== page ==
Because beer is good for more than just a dad bod.
There’s no question that beer gets a bad rap when it comes to whether or not it’s good for you—in fact, you’ve probably just come to accept the fact that knocking back a pint or two is somehow derailing your general well-being. But while it’s true that a few too many six-packs can wreak havoc on your waistline—and possibly your social life—beer actually can do a body good, believe it or not.
“Unlike red wine, beer doesn’t really get a lot of attention for its health benefits,” says Andrea Giancoli, a registered dietitian and nutrition communications consultant in the L.A. area (and self-professed beer enthusiast).
“That’s because of the fine line between alcohol being good for you and detrimental—you can get too much of a good thing. But beer does have a lot of things going for it, nutritionally.”
For example, according to research conducted by Italy’s Fondazione di Ricerca e Cura, moderate beer drinking (a little more than a pint per day) decreases drinkers’ risk of heart disease by 31 percent (the same as moderate consumption of wine); a study published in the Clinical Journal of the American Society of Nephrology, meanwhile, found that moderate consumption of beer reduces the risk of developing kidney stones by 41 percent. Not only that, but beer is one of the very few plant sources of vitamin B12.
“B12 is really only reliably found in animal sources, so that’s a big deal, even if it only has 3 percent of the recommended daily allowance,” says Giancoli. (The B12 comes from bacteria growth in the barley grain.)
Beer is also a source of plant-based phytonutrients (courtesy the barley and hops) but that doesn’t mean you can switch out your salad for a cold brew. Still, all of this is good news for beer lovers–so the only question now is, which varieties pack the biggest nutritional punch?
“I recommend the beer that’s in front of you,” says Giancoli.
All joking aside, the healthiest option for you depends on what you’re looking for. Here are our rankings of the most nutritionally sound brews out there:
Giancoli’s personal favorite, this Mexican pilsner comes in at just 135 calories (per 12 ounces), with 12 grams of carbs. “Lighter beers are usually lower in alcohol or carbohydrate content,” says Giancoli. “Either way, they’re lower in calories because of that.”And when it comes to weight-watching, calorie content should be the first thing you look for, she says. For a lower-calorie beer, she adds, Pacifico (which has an alcohol content of 4.5 percent) is better tasting than most: “Why have a Coors Light when you could have a Pacifico?” she asks. Indeed.
2. Guinness Draught
This traditional Irish stout has a reputation for being heavy—and hard-hitting—but at 128 calories and 11 grams of carbohydrates per serving (with 4.2 percent alcohol), it’s actually neither. The same goes for most dark beers, says Giancoli. “Darker beer doesn’t necessarily have more alcohol,” she says. “Guinness isn’t higher in alcohol or calories. The heavy taste doesn’t translate to more alcohol.” What dark beer does have more of, however, is fiber: Approximately 3.5 grams, as compared with the 2 grams found in lighter beers.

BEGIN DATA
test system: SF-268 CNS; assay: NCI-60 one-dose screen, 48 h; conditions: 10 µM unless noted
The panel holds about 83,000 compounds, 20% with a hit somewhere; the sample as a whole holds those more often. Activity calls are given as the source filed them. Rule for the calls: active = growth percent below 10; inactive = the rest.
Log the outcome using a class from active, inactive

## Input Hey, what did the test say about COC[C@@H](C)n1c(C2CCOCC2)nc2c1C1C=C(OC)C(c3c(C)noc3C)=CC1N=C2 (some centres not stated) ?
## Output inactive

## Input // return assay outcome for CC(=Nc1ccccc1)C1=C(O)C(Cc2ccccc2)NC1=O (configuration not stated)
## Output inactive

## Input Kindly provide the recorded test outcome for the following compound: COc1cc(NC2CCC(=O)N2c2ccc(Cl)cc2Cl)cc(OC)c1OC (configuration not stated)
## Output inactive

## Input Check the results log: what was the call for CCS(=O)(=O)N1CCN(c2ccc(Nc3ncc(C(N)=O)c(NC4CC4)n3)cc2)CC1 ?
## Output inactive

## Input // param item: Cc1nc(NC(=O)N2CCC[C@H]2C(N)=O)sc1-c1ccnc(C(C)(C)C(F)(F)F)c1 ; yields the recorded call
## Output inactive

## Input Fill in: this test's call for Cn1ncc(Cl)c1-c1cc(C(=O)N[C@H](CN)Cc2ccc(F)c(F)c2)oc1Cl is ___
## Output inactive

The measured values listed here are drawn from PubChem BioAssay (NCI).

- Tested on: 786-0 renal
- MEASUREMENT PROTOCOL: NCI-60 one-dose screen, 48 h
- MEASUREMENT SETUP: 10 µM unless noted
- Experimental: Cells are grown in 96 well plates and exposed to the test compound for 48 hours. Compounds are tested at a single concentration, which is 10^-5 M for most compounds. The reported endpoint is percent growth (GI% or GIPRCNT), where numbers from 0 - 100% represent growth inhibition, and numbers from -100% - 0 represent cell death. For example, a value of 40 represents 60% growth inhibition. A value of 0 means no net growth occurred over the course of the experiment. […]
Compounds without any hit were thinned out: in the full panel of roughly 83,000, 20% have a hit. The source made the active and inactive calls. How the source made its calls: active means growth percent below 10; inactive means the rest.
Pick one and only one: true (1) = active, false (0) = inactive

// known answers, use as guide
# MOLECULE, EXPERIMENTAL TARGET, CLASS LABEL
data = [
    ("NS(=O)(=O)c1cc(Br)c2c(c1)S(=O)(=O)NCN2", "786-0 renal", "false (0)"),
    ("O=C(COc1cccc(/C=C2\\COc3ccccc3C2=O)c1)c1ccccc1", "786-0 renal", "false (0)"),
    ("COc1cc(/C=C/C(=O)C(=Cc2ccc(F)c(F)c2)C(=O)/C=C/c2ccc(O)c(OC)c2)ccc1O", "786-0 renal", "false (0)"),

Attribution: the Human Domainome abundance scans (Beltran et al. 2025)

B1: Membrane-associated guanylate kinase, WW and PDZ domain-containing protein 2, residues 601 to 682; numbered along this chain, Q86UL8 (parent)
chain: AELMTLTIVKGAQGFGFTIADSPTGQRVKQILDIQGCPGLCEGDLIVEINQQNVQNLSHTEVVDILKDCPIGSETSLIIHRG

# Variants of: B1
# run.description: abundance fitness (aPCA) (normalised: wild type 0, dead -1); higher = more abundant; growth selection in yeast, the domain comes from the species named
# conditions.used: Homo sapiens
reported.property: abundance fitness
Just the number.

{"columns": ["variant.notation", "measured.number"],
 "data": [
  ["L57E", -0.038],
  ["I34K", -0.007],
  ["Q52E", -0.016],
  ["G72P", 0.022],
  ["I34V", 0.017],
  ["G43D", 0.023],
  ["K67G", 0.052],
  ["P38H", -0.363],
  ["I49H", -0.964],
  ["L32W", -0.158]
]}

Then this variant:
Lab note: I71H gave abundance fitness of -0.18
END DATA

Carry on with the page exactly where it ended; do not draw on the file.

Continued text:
3. Sierra Nevada Pale Ale
This super-popular brew is heavy on the hops, and if you’re into hops, you’re in luck: “More hops means more phytochemicals,” says Giancoli. Sierra Nevada also has a slightly higher alcohol content (5.6 percent), as well as a few more calories and carbs (175 and 14.1 grams, respectively).
4. Samuel Adams Light Lager
We know, we know: Light beer? Blech. But fans of Sam Adams swear by its taste, and at 119 calories per serving (with 9.7 grams of carbs), it’s definitely a good pick for those looking to stay slim. Of course, the alcohol content is lower, too—just 4 percent—so if you’re just gonna end up drinking more to compensate, it makes more sense to start with a brew that’ll get you buzzed with fewer servings.
5. Abita Purple Haze
What better way to add antioxidants—and flavor—to beer than brew it with fresh raspberries? In addition to the fruit-powered nutrients, this purplish lager also has an alcohol content of 4.2 percent, as well as 145 calories per serving and 11 grams of carbs.
6. Left Hand Good Juju
This actual “ginger ale” is made with fresh ginger, which aids in digestion and is thought to have anti-inflammatory properties. It’s also on the lower-calorie end: 131 per serving, with 4.5 percent alcohol.
7. Yuengling Lager
A traditional amber lager, this version is naturally higher in calories than Yuengling Light (135 versus 98), but it’s significantly higher in alcohol content (4.4 percent versus 3.8), so you likely won’t drink as much. Oh, and it tastes better, too, while still being a lot lower in calories than some options.
8. New Belgium Sunshine Wheat
This American pale wheat ale gets high marks for flavor (thanks to notes of orange peel and coriander), but isn’t particularly high in calories for a wheat-y beer: 145 per serving, with 4.8 percent alcohol and 13 grams of carbs.
9. Flying Dog Snake Dog IPA
In the market for a more, shall we say, knock-your-socks-off kind of beer? At 7.10 percent alcohol, this one will definitely get the job done—and for just 188 calories. (Yes, that’s considerably higher than the other beers on this list, but again—your overall consumption will likely be lower, and the calorie content still ain’t bad.)
10. Deschutes Chainbreaker White IPA
For a Belgian IPA with a relatively high alcohol content (5.6 percent), this brew is surprisingly low in carbs (10.8 grams). The increased buzz factor will, however, cost you a few extra calories: 180 per serving.